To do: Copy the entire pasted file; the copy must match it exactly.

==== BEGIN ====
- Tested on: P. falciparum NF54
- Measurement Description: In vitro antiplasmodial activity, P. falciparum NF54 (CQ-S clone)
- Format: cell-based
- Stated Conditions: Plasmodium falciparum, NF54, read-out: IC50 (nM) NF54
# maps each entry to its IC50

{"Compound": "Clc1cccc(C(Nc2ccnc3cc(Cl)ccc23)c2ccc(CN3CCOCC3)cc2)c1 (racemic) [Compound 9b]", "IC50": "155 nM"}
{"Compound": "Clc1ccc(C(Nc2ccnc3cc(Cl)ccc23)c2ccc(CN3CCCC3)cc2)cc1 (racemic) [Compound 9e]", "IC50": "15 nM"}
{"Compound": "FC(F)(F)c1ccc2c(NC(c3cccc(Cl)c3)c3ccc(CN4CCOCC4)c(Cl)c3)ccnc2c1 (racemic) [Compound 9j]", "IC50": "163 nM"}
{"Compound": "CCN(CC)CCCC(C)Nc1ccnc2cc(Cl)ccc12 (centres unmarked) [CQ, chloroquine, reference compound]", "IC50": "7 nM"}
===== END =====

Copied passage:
- Tested on: P. falciparum NF54
- Measurement Description: In vitro antiplasmodial activity, P. falciparum NF54 (CQ-S clone)
- Format: cell-based
- Stated Conditions: Plasmodium falciparum, NF54, read-out: IC50 (nM) NF54
# maps each entry to its IC50

{"Compound": "Clc1cccc(C(Nc2ccnc3cc(Cl)ccc23)c2ccc(CN3CCOCC3)cc2)c1 (racemic) [Compound 9b]", "IC50": "155 nM"}
{"Compound": "Clc1ccc(C(Nc2ccnc3cc(Cl)ccc23)c2ccc(CN3CCCC3)cc2)cc1 (racemic) [Compound 9e]", "IC50": "15 nM"}
{"Compound": "FC(F)(F)c1ccc2c(NC(c3cccc(Cl)c3)c3ccc(CN4CCOCC4)c(Cl)c3)ccnc2c1 (racemic) [Compound 9j]", "IC50": "163 nM"}
{"Compound": "CCN(CC)CCCC(C)Nc1ccnc2cc(Cl)ccc12 (centres unmarked) [CQ, chloroquine, reference compound]", "IC50": "7 nM"}